<- People Behind Informatics


All 0-9 A B C D E F G H I J K L M N O P Q R S T U V W XY Z




 
Shortest Path Algorithm
Dijkstra's algorithm is probably the best-known and thus most implemented shortest path algorithm. It is simple, easy to understand and implement, yet impressively efficient. Djikstra's algorithm solves the problem of finding the shortest path from a point in a graph (the source) to a destination. It turns out that one can find the shortest paths from a given source to all points in a graph in the same time, hence this problem is sometimes called the single-source shortest paths problem. To describe Dijkstra’s algorithm in an intuitive way we use the following definitions: • Every path in a weighted digraph has an associated path weight, the value of which is the sum of the weights of that path’s edges. • A shortest path between two vertices s and t in such a graph is a directed simple path from s to t with the property that no other such path has a lower weight. • Given a network and a designated vertex s, a shortest-paths tree (SPT) for s is a subnetwork containing s and all the vertices reachable from s that forms a directed tree rooted at s such that every tree path is a shortest path in the network. To compute a SPT we begin by putting the source on the SPT; then, we build the SPT one edge at a time, always taking next the edge that gives a shortest path from the source to a vertex not on the SPT. In other words, we add vertices to the SPT in order of their distance (through the SPT) to the start vertex. This method is known as Dijkstra's algorithm. One has to make a distinction between the algorithm at the level of abstraction in the informal description (given above) and various concrete implementations that differ primarily in graph representation and priority-queue implementations. Furthermore, Dijkstra's algorithm solves the single-source shortest -path problem in networks that have nonnegative (!) weights. [Source: Robert Sedgewick, Algorithms in C++, Part 5 Graph Algorithms, Addison-Wesley, 2002]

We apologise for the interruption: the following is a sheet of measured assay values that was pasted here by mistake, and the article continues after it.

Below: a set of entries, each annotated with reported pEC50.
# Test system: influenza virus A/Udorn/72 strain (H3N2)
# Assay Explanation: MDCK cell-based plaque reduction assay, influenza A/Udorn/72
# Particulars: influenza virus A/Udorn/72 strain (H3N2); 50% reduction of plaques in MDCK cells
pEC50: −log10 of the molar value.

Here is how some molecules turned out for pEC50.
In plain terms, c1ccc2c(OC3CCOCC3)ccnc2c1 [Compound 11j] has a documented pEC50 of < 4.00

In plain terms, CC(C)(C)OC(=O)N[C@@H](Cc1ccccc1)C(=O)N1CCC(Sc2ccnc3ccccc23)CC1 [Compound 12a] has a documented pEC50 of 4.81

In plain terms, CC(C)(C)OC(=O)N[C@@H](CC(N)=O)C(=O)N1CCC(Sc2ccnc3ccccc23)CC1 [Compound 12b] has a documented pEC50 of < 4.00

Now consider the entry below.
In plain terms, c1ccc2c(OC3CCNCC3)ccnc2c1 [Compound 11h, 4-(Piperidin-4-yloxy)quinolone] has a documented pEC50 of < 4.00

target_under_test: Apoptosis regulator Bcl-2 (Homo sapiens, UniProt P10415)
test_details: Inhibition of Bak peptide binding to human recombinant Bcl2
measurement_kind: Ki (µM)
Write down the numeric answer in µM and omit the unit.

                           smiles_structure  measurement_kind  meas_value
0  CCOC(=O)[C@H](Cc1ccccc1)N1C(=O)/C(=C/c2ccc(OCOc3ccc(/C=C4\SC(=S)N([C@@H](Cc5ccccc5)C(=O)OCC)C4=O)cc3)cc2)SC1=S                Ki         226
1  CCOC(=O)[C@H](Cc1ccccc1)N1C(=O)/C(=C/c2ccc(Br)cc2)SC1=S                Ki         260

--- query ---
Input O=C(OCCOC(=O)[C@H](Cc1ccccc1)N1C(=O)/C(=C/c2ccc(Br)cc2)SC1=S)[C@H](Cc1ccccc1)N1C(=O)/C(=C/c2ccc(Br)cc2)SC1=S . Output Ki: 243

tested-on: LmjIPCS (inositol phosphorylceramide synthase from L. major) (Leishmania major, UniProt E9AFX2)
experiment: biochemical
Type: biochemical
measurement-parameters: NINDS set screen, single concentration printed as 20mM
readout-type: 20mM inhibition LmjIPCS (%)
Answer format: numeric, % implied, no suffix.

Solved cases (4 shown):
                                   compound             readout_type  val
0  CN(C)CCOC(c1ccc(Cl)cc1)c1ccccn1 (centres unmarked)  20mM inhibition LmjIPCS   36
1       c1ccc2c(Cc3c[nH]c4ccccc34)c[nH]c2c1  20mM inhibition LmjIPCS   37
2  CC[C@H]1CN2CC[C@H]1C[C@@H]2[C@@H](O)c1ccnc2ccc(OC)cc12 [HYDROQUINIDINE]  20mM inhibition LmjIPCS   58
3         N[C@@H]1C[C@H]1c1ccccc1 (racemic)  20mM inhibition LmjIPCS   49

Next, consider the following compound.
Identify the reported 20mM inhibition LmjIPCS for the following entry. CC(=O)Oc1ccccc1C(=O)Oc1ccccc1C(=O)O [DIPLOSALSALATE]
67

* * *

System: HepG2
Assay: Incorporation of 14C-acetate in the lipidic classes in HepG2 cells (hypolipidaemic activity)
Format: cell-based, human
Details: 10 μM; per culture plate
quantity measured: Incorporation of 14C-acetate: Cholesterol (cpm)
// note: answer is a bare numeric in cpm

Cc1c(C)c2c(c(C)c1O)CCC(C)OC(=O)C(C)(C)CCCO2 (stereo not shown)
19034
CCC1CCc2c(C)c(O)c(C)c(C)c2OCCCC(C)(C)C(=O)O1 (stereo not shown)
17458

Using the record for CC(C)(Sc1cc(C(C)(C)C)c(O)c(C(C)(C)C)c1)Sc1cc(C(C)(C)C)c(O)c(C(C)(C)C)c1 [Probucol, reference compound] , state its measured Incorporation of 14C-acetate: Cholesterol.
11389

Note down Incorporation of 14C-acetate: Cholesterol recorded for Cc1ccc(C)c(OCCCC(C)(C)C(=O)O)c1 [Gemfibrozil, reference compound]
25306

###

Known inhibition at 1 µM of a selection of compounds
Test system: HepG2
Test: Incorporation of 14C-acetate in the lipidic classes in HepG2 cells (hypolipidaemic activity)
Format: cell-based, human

<- People Behind Informatics


Home  |  Top  |  Search  |  Gallery  | Glossary  | Sitemap  |  Making Of  |  Help